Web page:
Sunday, February 12, 2017
Spinach is touted as one of the super foods and there are good reasons why. Spinach is rich in antioxidants, folic acid, betaine, protein, omega-3, vitamin A, vitamin C, vitamin E, vitamin K, vitamin B2, vitamin B6, minerals manganese, iron, calcium, potassium, copper, phosphorous, zinc, and selenium. Spinach nutritional facts
Spinach can be eaten raw, steamed, or sautéed. A French favorite is creamed spinach. Spinach contains oxalic acid which is eliminated when cooked. Alternating between fresh and cooked is optimal.
It has been reported that spinach helps prevent osteoporosis, anemia, heart disease and cancers of the colon and prostate. Natural News
Spinach was originally an Asian green and was first cultivated in Persia (modern day Iran) in the 3rd century and brought back to Europe via Spain by the Crusaders in the 11th century.
It was a favorite of Catherine de Medici from Florence, Italy. She insisted every dish be served on a bed of lettuce. Hence the term, “a’ la Florentine” for this style.
The smooth seeded spinach we grow today was known in the 1600’s. Bot the smooth and prickly seeded varieties were grown in the American colonies by the 1700’s. The prickly seeded varieties are more prone to early bolting than the smooth seeded varieties.
Spinach loves well composted, moist soil and cool weather (below 70 degrees F). Spinach will often over winter even in the northern states. In southern states it is typically fall sown for spring harvests.
Seeds should be sown 1/2” deep, 3-6” apart. Spinach is also happy to grow in pots. Growing in pots also allow you to move the pot to a cooler area as temperatures rise, extending the harvest.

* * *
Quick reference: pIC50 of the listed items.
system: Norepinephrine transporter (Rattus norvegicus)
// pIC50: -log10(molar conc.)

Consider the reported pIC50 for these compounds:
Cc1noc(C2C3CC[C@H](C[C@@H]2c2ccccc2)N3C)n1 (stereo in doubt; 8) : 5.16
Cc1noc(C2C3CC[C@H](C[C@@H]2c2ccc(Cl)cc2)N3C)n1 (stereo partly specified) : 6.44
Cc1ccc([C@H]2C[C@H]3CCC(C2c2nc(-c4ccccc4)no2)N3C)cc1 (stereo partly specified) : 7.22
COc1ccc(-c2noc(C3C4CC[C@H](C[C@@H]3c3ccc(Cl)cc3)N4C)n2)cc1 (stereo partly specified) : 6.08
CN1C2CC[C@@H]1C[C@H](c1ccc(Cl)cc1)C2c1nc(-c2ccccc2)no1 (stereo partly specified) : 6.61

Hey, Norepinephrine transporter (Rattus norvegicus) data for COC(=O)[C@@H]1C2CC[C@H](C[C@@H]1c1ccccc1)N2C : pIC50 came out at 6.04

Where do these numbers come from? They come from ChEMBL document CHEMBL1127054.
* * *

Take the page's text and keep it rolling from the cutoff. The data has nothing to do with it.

For spring harvests, plant in full sun to light shade in early spring (4-6 weeks before the last frost). Seeds germinate in soil temperatures of 45-70 degrees F. Spinach also transplants easily so can be started indoors. Frost date calendar
Plant every 2 weeks or plant a variety with different maturity times (days to harvest) to have spinach into summer. Fertilize when the seedlings emerge. Spinach is ready to harvest 35-50 days. Spinach enjoys even moisture.
If you harvest the outer leaves, the inner leaves will continue to grow, allowing you multiple harvests from each plant.
If you let them go to seed, allow the seed to dry on the plant before saving. Refrigerate in air tight containers. I use plastic freezer bags to save space in the frig.
Plant more heat resistant varieties later in the season like America, Teton, Bloomsdale Longstanding, Space Olympia, or Tyee.
For summer after spinach has bolted, you can plant New Zealand Spinach or Red Malabar Spinach for spinach taste from plants that can take the heat.